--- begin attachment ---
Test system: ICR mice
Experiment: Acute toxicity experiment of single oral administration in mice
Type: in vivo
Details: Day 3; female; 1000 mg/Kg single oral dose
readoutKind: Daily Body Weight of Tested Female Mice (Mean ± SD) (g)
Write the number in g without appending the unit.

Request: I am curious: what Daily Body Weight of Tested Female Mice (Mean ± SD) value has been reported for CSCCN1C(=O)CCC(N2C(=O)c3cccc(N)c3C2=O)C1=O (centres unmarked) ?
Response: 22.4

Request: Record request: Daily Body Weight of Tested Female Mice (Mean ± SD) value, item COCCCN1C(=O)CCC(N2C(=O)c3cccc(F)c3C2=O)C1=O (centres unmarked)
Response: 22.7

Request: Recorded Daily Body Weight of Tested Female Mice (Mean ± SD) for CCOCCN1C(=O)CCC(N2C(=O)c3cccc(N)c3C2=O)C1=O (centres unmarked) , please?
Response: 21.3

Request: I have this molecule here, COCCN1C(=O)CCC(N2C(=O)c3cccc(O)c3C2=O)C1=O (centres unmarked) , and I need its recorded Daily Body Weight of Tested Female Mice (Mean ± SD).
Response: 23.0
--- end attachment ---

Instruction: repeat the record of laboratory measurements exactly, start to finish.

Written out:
Test system: ICR mice
Experiment: Acute toxicity experiment of single oral administration in mice
Type: in vivo
Details: Day 3; female; 1000 mg/Kg single oral dose
readoutKind: Daily Body Weight of Tested Female Mice (Mean ± SD) (g)
Write the number in g without appending the unit.

Request: I am curious: what Daily Body Weight of Tested Female Mice (Mean ± SD) value has been reported for CSCCN1C(=O)CCC(N2C(=O)c3cccc(N)c3C2=O)C1=O (centres unmarked) ?
Response: 22.4

Request: Record request: Daily Body Weight of Tested Female Mice (Mean ± SD) value, item COCCCN1C(=O)CCC(N2C(=O)c3cccc(F)c3C2=O)C1=O (centres unmarked)
Response: 22.7

Request: Recorded Daily Body Weight of Tested Female Mice (Mean ± SD) for CCOCCN1C(=O)CCC(N2C(=O)c3cccc(N)c3C2=O)C1=O (centres unmarked) , please?
Response: 21.3

Request: I have this molecule here, COCCN1C(=O)CCC(N2C(=O)c3cccc(O)c3C2=O)C1=O (centres unmarked) , and I need its recorded Daily Body Weight of Tested Female Mice (Mean ± SD).
Response: 23.0